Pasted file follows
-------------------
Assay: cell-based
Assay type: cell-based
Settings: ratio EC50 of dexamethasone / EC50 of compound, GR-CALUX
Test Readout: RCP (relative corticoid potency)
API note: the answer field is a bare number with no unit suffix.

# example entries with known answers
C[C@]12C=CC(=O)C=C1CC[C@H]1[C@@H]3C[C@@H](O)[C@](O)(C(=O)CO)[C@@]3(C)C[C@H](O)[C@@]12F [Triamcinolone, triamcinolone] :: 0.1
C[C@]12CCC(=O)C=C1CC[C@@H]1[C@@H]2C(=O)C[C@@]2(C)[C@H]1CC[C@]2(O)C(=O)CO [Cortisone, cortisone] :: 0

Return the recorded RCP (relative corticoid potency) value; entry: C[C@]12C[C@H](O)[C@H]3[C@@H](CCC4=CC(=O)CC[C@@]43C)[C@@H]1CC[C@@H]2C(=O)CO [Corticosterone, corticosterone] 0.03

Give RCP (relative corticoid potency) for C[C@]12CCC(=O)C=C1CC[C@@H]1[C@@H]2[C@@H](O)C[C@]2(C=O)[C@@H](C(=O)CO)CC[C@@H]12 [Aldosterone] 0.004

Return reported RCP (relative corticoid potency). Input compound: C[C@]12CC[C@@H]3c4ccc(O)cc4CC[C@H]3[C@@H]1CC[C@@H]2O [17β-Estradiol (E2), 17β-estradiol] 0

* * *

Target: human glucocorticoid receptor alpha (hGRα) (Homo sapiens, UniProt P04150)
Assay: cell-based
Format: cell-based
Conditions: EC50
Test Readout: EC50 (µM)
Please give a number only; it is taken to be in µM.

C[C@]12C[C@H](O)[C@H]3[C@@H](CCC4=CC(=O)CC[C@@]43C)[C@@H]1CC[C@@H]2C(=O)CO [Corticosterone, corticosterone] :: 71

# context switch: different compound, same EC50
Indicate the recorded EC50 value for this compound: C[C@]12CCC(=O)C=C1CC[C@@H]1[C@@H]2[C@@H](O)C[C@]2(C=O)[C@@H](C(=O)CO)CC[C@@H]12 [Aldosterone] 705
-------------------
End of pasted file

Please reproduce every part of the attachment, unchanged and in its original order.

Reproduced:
Assay: cell-based
Assay type: cell-based
Settings: ratio EC50 of dexamethasone / EC50 of compound, GR-CALUX
Test Readout: RCP (relative corticoid potency)
API note: the answer field is a bare number with no unit suffix.

# example entries with known answers
C[C@]12C=CC(=O)C=C1CC[C@H]1[C@@H]3C[C@@H](O)[C@](O)(C(=O)CO)[C@@]3(C)C[C@H](O)[C@@]12F [Triamcinolone, triamcinolone] :: 0.1
C[C@]12CCC(=O)C=C1CC[C@@H]1[C@@H]2C(=O)C[C@@]2(C)[C@H]1CC[C@]2(O)C(=O)CO [Cortisone, cortisone] :: 0

Return the recorded RCP (relative corticoid potency) value; entry: C[C@]12C[C@H](O)[C@H]3[C@@H](CCC4=CC(=O)CC[C@@]43C)[C@@H]1CC[C@@H]2C(=O)CO [Corticosterone, corticosterone] 0.03

Give RCP (relative corticoid potency) for C[C@]12CCC(=O)C=C1CC[C@@H]1[C@@H]2[C@@H](O)C[C@]2(C=O)[C@@H](C(=O)CO)CC[C@@H]12 [Aldosterone] 0.004

Return reported RCP (relative corticoid potency). Input compound: C[C@]12CC[C@@H]3c4ccc(O)cc4CC[C@H]3[C@@H]1CC[C@@H]2O [17β-Estradiol (E2), 17β-estradiol] 0

* * *

Target: human glucocorticoid receptor alpha (hGRα) (Homo sapiens, UniProt P04150)
Assay: cell-based
Format: cell-based
Conditions: EC50
Test Readout: EC50 (µM)
Please give a number only; it is taken to be in µM.

C[C@]12C[C@H](O)[C@H]3[C@@H](CCC4=CC(=O)CC[C@@]43C)[C@@H]1CC[C@@H]2C(=O)CO [Corticosterone, corticosterone] :: 71

# context switch: different compound, same EC50
Indicate the recorded EC50 value for this compound: C[C@]12CCC(=O)C=C1CC[C@@H]1[C@@H]2[C@@H](O)C[C@]2(C=O)[C@@H](C(=O)CO)CC[C@@H]12 [Aldosterone] 705